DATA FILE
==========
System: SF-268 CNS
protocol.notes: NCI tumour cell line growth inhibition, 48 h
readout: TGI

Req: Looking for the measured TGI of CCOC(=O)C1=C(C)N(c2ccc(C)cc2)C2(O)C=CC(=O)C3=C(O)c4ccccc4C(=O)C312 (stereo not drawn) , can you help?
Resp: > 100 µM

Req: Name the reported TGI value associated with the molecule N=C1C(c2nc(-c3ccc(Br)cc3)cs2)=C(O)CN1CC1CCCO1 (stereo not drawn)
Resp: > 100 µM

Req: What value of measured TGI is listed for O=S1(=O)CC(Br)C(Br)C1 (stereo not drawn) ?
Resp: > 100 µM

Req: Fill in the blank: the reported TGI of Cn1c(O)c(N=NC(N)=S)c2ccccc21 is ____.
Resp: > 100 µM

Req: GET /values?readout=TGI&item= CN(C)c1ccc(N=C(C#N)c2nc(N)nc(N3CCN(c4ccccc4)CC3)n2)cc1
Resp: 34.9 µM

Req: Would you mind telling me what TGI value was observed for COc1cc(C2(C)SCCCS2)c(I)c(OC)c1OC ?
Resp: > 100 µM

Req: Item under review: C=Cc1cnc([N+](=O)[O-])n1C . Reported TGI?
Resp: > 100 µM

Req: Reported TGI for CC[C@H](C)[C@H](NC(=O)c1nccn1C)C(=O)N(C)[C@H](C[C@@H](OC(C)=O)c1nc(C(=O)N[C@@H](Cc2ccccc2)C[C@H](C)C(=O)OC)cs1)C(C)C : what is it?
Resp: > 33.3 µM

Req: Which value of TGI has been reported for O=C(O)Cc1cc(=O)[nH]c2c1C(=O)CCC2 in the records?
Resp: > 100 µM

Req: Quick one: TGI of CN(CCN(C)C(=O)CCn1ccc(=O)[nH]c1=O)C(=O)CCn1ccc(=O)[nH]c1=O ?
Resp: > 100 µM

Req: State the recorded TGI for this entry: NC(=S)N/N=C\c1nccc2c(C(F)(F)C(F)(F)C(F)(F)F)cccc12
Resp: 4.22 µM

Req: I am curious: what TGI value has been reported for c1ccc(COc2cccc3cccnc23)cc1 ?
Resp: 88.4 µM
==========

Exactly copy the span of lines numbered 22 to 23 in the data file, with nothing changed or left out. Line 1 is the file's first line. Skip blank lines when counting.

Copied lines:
Req: Quick one: TGI of CN(CCN(C)C(=O)CCn1ccc(=O)[nH]c1=O)C(=O)CCn1ccc(=O)[nH]c1=O ?
Resp: > 100 µM